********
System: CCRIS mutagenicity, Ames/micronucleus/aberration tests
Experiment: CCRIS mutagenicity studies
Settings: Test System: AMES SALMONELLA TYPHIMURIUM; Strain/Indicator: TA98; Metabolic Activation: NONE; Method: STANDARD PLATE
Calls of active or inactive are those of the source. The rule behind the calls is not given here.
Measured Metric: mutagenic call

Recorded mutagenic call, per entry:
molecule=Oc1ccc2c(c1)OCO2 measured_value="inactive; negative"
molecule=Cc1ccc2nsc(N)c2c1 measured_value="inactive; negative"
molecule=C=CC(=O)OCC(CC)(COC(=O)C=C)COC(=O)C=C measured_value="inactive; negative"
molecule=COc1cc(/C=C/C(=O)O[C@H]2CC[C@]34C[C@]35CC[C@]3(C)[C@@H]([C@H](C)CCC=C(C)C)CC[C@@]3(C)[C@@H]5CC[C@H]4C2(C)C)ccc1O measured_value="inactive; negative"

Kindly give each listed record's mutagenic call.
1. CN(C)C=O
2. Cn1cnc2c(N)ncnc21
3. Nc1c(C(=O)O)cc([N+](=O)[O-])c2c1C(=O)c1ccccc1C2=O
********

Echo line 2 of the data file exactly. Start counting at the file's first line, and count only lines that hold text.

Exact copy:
Experiment: CCRIS mutagenicity studies